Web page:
Setting up a home filing system might take an initial outlay of time, but you will be able to find necessary paperwork much more quickly afterwards. Every home needs a place to hold and file paperwork. It should ideally be at least two file drawers in size, or an equivalent based on the storage solution you choose. You can choose a file cabinet that looks like one you’d find in an office, or one which looks more like nice pieces of furniture.
The most useful systems have the following three key elements:
- An action file
- A basic file
- A classic file
An action file is a tabletop file used for daily, short-term filing chores. It can hold:
- Bills for payment
- Other papers that require response
It can also provide short-term storage for paperwork and other information that must be filed.
Basic files are a household’s working file system. They should hold the following:
- Medical insurance records
- Credit card statements
- Rent receipts
- Bank statements
These files can be kept in a file cart, cabinet or desk drawer. Use your basic files for routine activities such as paying bills, tax files, medical information and home maintenance.
Classic files are for papers that need to be stored for the long term. Most families save the following in a classic file:
- Copies of income tax returns
- Cancelled checks
- Real estate documents
- Insurance policies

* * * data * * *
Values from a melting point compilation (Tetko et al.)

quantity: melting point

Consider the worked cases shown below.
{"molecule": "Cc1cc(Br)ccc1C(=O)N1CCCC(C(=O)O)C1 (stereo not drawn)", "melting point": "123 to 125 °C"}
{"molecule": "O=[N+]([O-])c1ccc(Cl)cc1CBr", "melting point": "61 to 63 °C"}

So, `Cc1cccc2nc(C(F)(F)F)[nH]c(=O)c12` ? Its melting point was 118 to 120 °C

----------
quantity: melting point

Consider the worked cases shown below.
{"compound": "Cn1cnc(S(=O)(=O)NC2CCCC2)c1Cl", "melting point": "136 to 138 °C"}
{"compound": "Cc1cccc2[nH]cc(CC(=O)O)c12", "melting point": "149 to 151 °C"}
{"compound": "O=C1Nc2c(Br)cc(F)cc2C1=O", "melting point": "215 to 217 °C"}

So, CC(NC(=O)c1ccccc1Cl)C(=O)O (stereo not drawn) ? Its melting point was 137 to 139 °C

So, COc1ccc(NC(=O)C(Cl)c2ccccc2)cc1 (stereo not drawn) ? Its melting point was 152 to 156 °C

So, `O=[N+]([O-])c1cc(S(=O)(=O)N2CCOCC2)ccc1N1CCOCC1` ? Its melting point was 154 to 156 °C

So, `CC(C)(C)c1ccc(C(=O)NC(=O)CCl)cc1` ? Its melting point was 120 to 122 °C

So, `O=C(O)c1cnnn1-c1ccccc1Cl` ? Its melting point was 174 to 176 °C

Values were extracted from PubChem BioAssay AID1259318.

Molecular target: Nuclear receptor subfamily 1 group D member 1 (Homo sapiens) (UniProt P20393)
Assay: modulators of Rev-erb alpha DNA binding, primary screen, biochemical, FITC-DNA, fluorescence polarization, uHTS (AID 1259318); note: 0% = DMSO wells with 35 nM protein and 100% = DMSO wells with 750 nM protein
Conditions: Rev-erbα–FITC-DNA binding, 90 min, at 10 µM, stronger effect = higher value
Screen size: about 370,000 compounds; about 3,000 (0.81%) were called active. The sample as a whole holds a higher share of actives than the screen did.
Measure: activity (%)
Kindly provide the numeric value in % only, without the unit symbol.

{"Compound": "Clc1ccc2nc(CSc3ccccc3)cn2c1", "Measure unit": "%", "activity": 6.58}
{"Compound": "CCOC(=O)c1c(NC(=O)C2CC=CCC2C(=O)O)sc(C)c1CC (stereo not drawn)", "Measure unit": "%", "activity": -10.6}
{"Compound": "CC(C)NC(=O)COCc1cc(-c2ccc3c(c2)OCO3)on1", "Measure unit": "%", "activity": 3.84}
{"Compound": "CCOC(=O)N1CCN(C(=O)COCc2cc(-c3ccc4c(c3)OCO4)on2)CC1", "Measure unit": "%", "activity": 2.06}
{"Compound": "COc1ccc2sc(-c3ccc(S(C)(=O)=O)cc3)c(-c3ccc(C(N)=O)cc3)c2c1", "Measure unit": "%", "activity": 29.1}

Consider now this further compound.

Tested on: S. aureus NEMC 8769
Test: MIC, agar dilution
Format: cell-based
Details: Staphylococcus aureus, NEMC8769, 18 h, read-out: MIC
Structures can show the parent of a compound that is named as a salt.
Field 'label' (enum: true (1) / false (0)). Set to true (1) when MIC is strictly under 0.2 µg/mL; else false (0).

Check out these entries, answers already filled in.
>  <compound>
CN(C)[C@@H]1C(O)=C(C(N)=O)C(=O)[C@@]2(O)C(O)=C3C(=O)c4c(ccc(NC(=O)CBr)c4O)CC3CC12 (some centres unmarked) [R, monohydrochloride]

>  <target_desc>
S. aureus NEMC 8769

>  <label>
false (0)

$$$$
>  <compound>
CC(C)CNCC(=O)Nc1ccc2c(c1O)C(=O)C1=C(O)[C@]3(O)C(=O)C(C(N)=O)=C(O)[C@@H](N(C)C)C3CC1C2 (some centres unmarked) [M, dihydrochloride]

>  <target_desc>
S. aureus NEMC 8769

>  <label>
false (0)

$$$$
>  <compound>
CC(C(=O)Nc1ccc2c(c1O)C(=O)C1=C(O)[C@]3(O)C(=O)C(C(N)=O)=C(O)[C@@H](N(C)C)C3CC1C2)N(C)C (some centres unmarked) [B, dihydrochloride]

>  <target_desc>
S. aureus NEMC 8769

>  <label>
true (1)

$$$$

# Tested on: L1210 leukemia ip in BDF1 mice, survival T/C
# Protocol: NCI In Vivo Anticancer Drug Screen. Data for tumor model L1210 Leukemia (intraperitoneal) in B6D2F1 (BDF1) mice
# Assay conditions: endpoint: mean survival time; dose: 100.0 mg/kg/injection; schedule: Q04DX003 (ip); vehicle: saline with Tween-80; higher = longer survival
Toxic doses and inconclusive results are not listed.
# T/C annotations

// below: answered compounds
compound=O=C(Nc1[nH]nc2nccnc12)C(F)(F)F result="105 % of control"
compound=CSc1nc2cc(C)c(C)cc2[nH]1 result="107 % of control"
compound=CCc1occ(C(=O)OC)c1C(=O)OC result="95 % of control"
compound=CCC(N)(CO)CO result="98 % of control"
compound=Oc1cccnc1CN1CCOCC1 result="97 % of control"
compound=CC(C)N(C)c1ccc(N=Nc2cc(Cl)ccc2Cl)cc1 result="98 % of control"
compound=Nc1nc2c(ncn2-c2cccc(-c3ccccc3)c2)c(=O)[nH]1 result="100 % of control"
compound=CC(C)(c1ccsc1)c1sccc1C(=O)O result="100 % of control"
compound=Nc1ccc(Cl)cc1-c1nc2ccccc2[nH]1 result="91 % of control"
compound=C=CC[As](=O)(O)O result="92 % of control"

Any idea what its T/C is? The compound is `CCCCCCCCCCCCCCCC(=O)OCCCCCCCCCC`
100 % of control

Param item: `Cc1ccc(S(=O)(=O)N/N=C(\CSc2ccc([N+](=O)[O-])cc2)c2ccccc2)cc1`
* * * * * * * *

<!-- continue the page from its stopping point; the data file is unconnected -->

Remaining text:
- Automobile documents
- Credit card statements
File cabinets or records boxes are the best way to protect these items for long-term storage. It is also a good idea to store original documents such as insurance policies, legal documents or tax records in secure facilities such as safe deposit boxes.
A household filing system is a place to store papers against the time we’ll need them again. Set up properly, it will allow users to find documents easily, and locate important papers as needed in the future.
Your shoe and boot collection can sometimes make your home feel cluttered. A clever solution to footwear storage can make all the difference.
An over-the-door hanging shoe system makes it easy to find your favorite pair and saves space for other items in your closet. It fits perfectly on any door, so shoes are right at hand. For boots you could use boot hooks or pants hangers to clip them together and hang them in your closet.
A shoe wheel can hold up to 30 pairs in its 20 expandable pockets. The design not only saves space, but shoes are just a spin away and easily accessible.
Baskets and Boot Trays
Designate a basket for each family member to drop their shoes in right as they walk in the door, so they don’t track dirt inside the house. Using a wire basket can prevent a buildup of dirt and mold — just place a mat or boot tray under the basket for easy cleanup.
Clear Storage Bins
Protect your shoes from damage and dust with clear storage bins or boot boxes. To help identify them, take photos of your footwear and tape the photo to the front of each bin.
Look to the wall if you’re out of closet space. A wall mounted shoe rack can display shoes against the wall without taking up valuable floor space.
Use the space under you bed to store your shoes. Keep out-of-season footwear in a compact shoe organization system you can buy at most home goods stores.
Footwear doesn’t need to be stored in conventional ways. Many objects, such as wine crates, PVC pipes, or wall molding, can be transformed into a shoe or boot rack with a little creativity.
A TV can take up valuable space in your living quarters. Even if you live in a small space, there is no reason to allow the TV to dominate the entire area. Now that HDTV displays come in extremely flat forms, installation is possible in spaces where the old-school vacuum-tube television would never have been able to fit.